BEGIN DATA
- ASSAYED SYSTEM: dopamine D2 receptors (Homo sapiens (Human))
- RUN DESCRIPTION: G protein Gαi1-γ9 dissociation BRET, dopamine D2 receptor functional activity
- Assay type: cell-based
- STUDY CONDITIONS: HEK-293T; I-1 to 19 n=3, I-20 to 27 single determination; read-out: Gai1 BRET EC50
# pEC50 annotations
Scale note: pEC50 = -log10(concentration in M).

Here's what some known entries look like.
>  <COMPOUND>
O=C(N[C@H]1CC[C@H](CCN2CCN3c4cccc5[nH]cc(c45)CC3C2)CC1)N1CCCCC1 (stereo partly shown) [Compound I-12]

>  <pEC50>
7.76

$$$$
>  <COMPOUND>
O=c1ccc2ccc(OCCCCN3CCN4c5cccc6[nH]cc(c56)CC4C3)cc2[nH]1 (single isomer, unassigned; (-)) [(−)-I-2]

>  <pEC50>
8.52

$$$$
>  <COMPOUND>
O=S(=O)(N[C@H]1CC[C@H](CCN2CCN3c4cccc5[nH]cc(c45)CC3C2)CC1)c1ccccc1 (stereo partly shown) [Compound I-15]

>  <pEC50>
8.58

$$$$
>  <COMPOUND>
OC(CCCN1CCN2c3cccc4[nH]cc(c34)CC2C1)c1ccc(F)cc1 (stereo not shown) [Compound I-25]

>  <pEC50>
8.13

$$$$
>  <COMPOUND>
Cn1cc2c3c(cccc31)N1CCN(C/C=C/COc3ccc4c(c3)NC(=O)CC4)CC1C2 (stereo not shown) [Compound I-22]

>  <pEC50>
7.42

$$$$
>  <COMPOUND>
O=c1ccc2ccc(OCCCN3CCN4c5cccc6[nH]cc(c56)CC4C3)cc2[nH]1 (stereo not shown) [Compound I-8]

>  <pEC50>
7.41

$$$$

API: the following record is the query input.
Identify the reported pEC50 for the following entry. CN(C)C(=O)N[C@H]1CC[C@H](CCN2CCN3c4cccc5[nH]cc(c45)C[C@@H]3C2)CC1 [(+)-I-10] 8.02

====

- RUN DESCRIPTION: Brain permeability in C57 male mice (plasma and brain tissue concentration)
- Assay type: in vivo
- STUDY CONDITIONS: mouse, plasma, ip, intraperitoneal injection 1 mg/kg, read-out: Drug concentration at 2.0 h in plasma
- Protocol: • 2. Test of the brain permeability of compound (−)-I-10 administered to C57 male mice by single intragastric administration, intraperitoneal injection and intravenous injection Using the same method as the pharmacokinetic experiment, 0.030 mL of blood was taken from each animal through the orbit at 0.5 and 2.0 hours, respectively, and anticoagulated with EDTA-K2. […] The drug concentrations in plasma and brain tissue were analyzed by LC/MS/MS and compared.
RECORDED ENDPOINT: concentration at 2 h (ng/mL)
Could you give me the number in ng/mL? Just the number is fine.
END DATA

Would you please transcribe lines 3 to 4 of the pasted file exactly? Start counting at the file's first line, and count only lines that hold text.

- Assay type: cell-based
- STUDY CONDITIONS: HEK-293T; I-1 to 19 n=3, I-20 to 27 single determination; read-out: Gai1 BRET EC50